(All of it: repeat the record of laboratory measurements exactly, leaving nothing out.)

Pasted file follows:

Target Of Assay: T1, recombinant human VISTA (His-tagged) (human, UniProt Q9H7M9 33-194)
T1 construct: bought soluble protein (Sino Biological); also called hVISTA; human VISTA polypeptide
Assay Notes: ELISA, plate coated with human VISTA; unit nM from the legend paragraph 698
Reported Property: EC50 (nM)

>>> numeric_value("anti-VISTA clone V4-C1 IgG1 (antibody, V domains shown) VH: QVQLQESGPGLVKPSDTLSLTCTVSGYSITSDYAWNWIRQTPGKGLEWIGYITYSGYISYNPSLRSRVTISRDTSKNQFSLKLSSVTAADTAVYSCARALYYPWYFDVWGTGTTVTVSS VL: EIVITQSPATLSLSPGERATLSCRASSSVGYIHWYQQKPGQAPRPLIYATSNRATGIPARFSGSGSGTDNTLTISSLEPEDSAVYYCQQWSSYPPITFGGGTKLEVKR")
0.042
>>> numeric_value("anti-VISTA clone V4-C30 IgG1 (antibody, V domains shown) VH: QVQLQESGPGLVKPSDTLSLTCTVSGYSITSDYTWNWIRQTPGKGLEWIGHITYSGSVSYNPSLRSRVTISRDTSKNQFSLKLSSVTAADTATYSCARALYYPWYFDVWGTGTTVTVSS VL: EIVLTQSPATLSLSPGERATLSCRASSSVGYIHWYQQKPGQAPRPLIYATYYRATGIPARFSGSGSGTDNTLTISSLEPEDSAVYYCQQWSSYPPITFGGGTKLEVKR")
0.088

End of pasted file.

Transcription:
Target Of Assay: T1, recombinant human VISTA (His-tagged) (human, UniProt Q9H7M9 33-194)
T1 construct: bought soluble protein (Sino Biological); also called hVISTA; human VISTA polypeptide
Assay Notes: ELISA, plate coated with human VISTA; unit nM from the legend paragraph 698
Reported Property: EC50 (nM)

>>> numeric_value("anti-VISTA clone V4-C1 IgG1 (antibody, V domains shown) VH: QVQLQESGPGLVKPSDTLSLTCTVSGYSITSDYAWNWIRQTPGKGLEWIGYITYSGYISYNPSLRSRVTISRDTSKNQFSLKLSSVTAADTAVYSCARALYYPWYFDVWGTGTTVTVSS VL: EIVITQSPATLSLSPGERATLSCRASSSVGYIHWYQQKPGQAPRPLIYATSNRATGIPARFSGSGSGTDNTLTISSLEPEDSAVYYCQQWSSYPPITFGGGTKLEVKR")
0.042
>>> numeric_value("anti-VISTA clone V4-C30 IgG1 (antibody, V domains shown) VH: QVQLQESGPGLVKPSDTLSLTCTVSGYSITSDYTWNWIRQTPGKGLEWIGHITYSGSVSYNPSLRSRVTISRDTSKNQFSLKLSSVTAADTATYSCARALYYPWYFDVWGTGTTVTVSS VL: EIVLTQSPATLSLSPGERATLSCRASSSVGYIHWYQQKPGQAPRPLIYATYYRATGIPARFSGSGSGTDNTLTISSLEPEDSAVYYCQQWSSYPPITFGGGTKLEVKR")
0.088